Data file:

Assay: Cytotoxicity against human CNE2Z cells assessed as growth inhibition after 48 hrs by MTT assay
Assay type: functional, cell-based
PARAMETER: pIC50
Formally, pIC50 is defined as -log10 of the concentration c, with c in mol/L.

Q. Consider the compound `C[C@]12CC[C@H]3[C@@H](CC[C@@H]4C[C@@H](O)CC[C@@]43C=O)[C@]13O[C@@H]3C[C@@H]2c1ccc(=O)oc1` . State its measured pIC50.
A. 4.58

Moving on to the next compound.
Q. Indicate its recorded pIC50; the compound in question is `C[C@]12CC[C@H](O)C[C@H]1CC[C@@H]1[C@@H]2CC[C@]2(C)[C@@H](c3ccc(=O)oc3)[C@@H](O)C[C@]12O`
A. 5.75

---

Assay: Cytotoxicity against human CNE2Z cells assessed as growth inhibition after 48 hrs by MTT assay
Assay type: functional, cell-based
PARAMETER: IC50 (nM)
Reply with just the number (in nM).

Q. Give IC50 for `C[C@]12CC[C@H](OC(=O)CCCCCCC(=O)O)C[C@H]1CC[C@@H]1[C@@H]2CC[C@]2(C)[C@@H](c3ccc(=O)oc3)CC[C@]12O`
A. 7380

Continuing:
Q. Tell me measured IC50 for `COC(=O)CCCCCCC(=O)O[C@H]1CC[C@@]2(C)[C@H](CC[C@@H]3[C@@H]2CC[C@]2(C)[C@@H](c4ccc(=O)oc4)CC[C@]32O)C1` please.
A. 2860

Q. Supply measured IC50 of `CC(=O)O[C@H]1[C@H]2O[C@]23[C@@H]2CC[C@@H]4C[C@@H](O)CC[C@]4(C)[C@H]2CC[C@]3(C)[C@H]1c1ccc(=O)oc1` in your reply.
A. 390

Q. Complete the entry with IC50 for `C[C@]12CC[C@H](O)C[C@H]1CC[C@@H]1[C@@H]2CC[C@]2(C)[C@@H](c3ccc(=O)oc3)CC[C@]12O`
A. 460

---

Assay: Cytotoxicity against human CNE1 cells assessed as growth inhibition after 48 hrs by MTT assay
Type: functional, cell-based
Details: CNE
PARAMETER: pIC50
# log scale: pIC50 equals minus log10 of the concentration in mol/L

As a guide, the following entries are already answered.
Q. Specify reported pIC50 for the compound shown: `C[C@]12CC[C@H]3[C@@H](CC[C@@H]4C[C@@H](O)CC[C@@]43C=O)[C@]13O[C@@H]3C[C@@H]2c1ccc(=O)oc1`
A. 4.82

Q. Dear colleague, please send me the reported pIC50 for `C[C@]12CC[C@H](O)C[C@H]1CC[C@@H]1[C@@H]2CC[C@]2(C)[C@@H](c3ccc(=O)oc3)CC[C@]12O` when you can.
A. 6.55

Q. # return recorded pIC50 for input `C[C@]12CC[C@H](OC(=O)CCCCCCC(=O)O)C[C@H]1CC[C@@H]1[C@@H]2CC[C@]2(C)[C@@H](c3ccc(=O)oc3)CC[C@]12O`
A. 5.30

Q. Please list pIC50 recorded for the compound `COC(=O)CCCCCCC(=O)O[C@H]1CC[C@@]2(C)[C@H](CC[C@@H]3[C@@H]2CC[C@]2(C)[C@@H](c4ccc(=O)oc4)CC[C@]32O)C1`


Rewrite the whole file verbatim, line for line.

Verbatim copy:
Assay: Cytotoxicity against human CNE2Z cells assessed as growth inhibition after 48 hrs by MTT assay
Assay type: functional, cell-based
PARAMETER: pIC50
Formally, pIC50 is defined as -log10 of the concentration c, with c in mol/L.

Q. Consider the compound `C[C@]12CC[C@H]3[C@@H](CC[C@@H]4C[C@@H](O)CC[C@@]43C=O)[C@]13O[C@@H]3C[C@@H]2c1ccc(=O)oc1` . State its measured pIC50.
A. 4.58

Moving on to the next compound.
Q. Indicate its recorded pIC50; the compound in question is `C[C@]12CC[C@H](O)C[C@H]1CC[C@@H]1[C@@H]2CC[C@]2(C)[C@@H](c3ccc(=O)oc3)[C@@H](O)C[C@]12O`
A. 5.75

---

Assay: Cytotoxicity against human CNE2Z cells assessed as growth inhibition after 48 hrs by MTT assay
Assay type: functional, cell-based
PARAMETER: IC50 (nM)
Reply with just the number (in nM).

Q. Give IC50 for `C[C@]12CC[C@H](OC(=O)CCCCCCC(=O)O)C[C@H]1CC[C@@H]1[C@@H]2CC[C@]2(C)[C@@H](c3ccc(=O)oc3)CC[C@]12O`
A. 7380

Continuing:
Q. Tell me measured IC50 for `COC(=O)CCCCCCC(=O)O[C@H]1CC[C@@]2(C)[C@H](CC[C@@H]3[C@@H]2CC[C@]2(C)[C@@H](c4ccc(=O)oc4)CC[C@]32O)C1` please.
A. 2860

Q. Supply measured IC50 of `CC(=O)O[C@H]1[C@H]2O[C@]23[C@@H]2CC[C@@H]4C[C@@H](O)CC[C@]4(C)[C@H]2CC[C@]3(C)[C@H]1c1ccc(=O)oc1` in your reply.
A. 390

Q. Complete the entry with IC50 for `C[C@]12CC[C@H](O)C[C@H]1CC[C@@H]1[C@@H]2CC[C@]2(C)[C@@H](c3ccc(=O)oc3)CC[C@]12O`
A. 460

---

Assay: Cytotoxicity against human CNE1 cells assessed as growth inhibition after 48 hrs by MTT assay
Type: functional, cell-based
Details: CNE
PARAMETER: pIC50
# log scale: pIC50 equals minus log10 of the concentration in mol/L

As a guide, the following entries are already answered.
Q. Specify reported pIC50 for the compound shown: `C[C@]12CC[C@H]3[C@@H](CC[C@@H]4C[C@@H](O)CC[C@@]43C=O)[C@]13O[C@@H]3C[C@@H]2c1ccc(=O)oc1`
A. 4.82

Q. Dear colleague, please send me the reported pIC50 for `C[C@]12CC[C@H](O)C[C@H]1CC[C@@H]1[C@@H]2CC[C@]2(C)[C@@H](c3ccc(=O)oc3)CC[C@]12O` when you can.
A. 6.55

Q. # return recorded pIC50 for input `C[C@]12CC[C@H](OC(=O)CCCCCCC(=O)O)C[C@H]1CC[C@@H]1[C@@H]2CC[C@]2(C)[C@@H](c3ccc(=O)oc3)CC[C@]12O`
A. 5.30

Q. Please list pIC50 recorded for the compound `COC(=O)CCCCCCC(=O)O[C@H]1CC[C@@]2(C)[C@H](CC[C@@H]3[C@@H]2CC[C@]2(C)[C@@H](c4ccc(=O)oc4)CC[C@]32O)C1`